Publication Date


Document Type

Masters Thesis


School for Social Work


Family violence-Psychological aspects, Mother and child-Mental health services, Mind and body therapies, Attachment behavior, Domestic violence, Attachment, Body-mind, Dyadic treatment, Caregiver-child dydic treatment, Body-based psychotherapy interventions


The purpose of this exploratory, descriptive study was to examine if and how clinicians working with mother-child (0-5) dyads exposed to domestic violence perceived the body as being a part of treatment: Did they perceive the body as being a part of treatment; did they then make use of specific body-based interventions, and how were those interventions defined? Eleven clinicians participated in qualitative interviews to provide their perspectives on the relevance and integration of the body in dyadic clinical work focused on the attachment between mother child dyads exposed to domestic violence. Participants -- compromised of licensed and provisionally licensed mental health professionals in practice for at least five years (including MFT's, PhD's, LCSW's, and Professional Counselors) -- were asked open-ended questions about their general perspectives on the use of the body and physical touch in dyadic treatment; specific questions targeting their use of touch/physical interaction as well as which interventions they used, if any, they defined as explicitly body-based. While participants provided varying responses about the relevance of the body, all participants found an understanding of and attention to the body as being relevant to their work. Additionally, all eleven participants identified self-defined body-based interventions that they employed in their attachment-based clinical practice with violence exposed mother-child dyads.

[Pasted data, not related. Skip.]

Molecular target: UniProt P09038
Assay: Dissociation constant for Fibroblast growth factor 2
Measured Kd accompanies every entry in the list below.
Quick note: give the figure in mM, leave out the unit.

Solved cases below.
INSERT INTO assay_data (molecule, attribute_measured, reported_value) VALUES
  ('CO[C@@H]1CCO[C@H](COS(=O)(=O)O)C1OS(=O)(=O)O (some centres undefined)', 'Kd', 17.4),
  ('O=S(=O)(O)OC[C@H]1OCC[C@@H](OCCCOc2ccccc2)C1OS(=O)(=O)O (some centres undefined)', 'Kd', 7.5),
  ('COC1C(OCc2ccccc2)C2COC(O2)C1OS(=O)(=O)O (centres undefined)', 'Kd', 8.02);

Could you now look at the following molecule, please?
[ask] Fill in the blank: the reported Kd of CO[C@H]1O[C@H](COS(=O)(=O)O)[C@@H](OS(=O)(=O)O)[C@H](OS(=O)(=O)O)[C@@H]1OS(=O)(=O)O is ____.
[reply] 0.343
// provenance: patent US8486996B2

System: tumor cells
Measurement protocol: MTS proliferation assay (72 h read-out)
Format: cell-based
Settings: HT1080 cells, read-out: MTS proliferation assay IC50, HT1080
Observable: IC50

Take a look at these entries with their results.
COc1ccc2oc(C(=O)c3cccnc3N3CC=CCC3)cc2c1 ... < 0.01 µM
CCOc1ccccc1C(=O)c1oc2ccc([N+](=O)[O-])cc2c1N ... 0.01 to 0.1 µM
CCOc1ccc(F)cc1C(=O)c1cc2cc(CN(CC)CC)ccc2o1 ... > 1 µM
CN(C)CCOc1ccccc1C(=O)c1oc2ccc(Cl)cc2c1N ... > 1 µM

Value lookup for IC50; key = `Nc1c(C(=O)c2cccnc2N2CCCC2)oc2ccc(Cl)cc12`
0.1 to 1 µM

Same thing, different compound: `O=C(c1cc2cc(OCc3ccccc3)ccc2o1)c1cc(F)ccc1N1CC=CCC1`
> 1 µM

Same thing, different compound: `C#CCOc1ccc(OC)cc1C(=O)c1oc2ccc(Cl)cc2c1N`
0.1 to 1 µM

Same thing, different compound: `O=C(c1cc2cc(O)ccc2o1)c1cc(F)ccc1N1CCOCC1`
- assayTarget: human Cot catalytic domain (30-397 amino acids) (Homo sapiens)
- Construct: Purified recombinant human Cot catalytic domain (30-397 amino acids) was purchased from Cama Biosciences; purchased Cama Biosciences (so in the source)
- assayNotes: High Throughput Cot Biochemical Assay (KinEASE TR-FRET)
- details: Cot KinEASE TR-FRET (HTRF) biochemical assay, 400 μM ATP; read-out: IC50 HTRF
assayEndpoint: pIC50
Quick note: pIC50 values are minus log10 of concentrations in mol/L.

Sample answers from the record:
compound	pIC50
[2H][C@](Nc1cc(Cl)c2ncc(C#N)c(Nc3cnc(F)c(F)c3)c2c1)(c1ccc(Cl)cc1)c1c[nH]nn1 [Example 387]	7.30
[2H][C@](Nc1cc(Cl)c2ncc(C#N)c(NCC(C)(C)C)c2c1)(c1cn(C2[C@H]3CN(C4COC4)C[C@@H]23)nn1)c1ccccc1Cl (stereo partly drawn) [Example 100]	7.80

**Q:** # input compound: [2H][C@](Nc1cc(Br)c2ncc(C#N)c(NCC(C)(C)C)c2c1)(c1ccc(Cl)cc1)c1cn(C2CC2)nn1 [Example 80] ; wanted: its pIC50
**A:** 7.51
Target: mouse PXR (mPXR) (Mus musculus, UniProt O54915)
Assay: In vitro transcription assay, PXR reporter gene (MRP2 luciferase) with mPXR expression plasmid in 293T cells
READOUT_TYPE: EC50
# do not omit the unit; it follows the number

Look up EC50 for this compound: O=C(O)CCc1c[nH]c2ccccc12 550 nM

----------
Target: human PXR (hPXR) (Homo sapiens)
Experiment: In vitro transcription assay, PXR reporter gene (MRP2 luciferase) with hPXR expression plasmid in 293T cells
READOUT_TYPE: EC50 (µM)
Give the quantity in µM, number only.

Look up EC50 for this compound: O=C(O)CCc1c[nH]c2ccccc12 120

iv, 72 p. Thesis (M.S.W.)--Smith College School for Social Work, Northampton, Mass., 2012. Includes bibliographical references (p. 56-63)

Limited Access until August 2017